Expropriation is the forceable taking of property by an acquiring authority for a public project, such as a road, transmission line, pipeline etc. In the vast majority of cases, only a small portion of a property is taken, and sometimes only a partial interest is required. Pipelines, for example, only require a sub-surface easement interest, allowing the owner to continue using the surface for anything that doesn’t interfere with the operation and maintenance of the pipeline itself. Transmission lines are happy to share, requiring only an easement interest for the towers and the overhead lines. Regardless of whether the interest is full (fee simple) or partial (easement), the acquiring authority pays compensation for the value of the interest taken, the boundaries of which are defined by a survey plan and a legal description, properly recorded at the Land Registry.
In some instances, however, an acquiring authority may exert control beyond the boundaries of what it has legally acquired. In Nova Scotia, new highways are usually designated as controlled access highways under the Public Highways Act, imposing potential new restrictions on building setbacks. A permit from the Minister is required for the construction of buildings and structures within 60 metres (197 ft.) of the limit of a designated controlled access highway or within 100 metres (328 ft.) of its centre line. That is probably far more restrictive than the local By-Laws require, potentially sterilizing a fair chunk of land alongside the new highway unless Ministerial approval is granted. In rural areas it probably doesn’t matter, but in urban areas it might, especially if there is a potential for development. The Public Highways Act does allow compensation for so-called injurious affection resulting from a controlled access highway designation … but not for new highways. So, any compensation in respect of new setbacks alongside new highways must presumably be claimed via the Expropriation Act, even though the restrictions are authorised under a different act.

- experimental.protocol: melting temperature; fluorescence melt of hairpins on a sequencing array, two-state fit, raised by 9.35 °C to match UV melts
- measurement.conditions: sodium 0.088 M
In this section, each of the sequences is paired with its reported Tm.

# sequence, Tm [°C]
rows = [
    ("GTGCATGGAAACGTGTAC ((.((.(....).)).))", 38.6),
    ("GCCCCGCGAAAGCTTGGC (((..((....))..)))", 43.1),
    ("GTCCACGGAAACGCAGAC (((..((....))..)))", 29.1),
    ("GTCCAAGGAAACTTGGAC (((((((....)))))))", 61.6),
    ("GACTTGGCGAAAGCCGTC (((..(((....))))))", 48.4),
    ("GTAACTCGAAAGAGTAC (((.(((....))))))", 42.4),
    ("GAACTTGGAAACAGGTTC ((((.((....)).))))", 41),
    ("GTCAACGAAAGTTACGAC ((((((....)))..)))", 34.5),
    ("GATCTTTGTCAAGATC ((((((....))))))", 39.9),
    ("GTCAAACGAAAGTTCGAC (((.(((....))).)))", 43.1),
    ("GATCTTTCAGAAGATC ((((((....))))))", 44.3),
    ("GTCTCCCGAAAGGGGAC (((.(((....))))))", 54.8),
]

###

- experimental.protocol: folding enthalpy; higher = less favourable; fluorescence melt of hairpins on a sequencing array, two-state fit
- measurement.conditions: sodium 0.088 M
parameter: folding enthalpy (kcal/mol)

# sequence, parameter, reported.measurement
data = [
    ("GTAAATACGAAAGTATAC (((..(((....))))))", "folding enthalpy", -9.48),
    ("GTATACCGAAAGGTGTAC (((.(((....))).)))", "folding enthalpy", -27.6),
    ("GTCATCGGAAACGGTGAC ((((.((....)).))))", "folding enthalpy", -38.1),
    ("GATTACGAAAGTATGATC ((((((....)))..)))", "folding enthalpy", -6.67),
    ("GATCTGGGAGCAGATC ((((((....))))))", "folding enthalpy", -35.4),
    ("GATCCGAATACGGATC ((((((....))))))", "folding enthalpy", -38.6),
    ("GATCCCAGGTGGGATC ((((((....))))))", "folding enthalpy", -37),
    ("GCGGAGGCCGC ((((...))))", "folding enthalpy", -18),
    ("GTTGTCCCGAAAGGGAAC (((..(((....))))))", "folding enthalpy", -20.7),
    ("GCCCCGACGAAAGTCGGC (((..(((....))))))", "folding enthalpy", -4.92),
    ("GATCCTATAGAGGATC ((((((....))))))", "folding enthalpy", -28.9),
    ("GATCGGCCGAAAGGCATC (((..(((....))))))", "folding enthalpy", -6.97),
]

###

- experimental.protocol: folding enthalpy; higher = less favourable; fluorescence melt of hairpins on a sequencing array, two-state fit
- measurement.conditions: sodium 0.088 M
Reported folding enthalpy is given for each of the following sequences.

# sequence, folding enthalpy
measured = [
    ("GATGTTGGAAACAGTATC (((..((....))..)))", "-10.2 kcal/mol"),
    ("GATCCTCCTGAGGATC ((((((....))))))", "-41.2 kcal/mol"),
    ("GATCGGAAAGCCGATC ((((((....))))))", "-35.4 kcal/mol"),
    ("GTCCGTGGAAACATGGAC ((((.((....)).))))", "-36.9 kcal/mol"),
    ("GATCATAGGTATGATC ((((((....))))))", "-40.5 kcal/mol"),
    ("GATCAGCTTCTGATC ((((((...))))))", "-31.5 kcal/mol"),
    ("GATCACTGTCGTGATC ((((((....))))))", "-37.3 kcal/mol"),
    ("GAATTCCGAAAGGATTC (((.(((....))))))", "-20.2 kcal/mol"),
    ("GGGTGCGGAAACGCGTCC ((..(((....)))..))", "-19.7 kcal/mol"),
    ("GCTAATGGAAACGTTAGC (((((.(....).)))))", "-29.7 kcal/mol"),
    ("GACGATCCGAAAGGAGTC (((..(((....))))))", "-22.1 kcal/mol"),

Pipeline easements come with similar strings attached. Oil and gas pipelines are regulated under the National Energy Board Act (which strictly speaking grants orders for rights of entry rather than expropriations). The Act imposes an automatic 30 metre (98 ft.) Prescribed Area – or safety zone – on either side of the pipeline, within which so-called ground disturbances and construction activities are restricted. Some activities are totally prohibited and others require the pipeline company’s permission. So, whilst the pipeline company only acquires the easement within which its pipeline sits, it casts a 30 metre shadow on either side. Compensation for restrictions within the 30 metre safety zone is often challenged but has been awarded and upheld by the Federal Court in valid circumstances. Again, in rural areas it might have little impact, but in urban areas it most likely will, especially if it interferes with development plans.
Lee Weatherby is the Vice President of our Counselling Division. If you’d like more information about our counselling services, including advice on expropriation matters, feel free to contact Lee at (902) 429-1811 or firstname.lastname@example.org.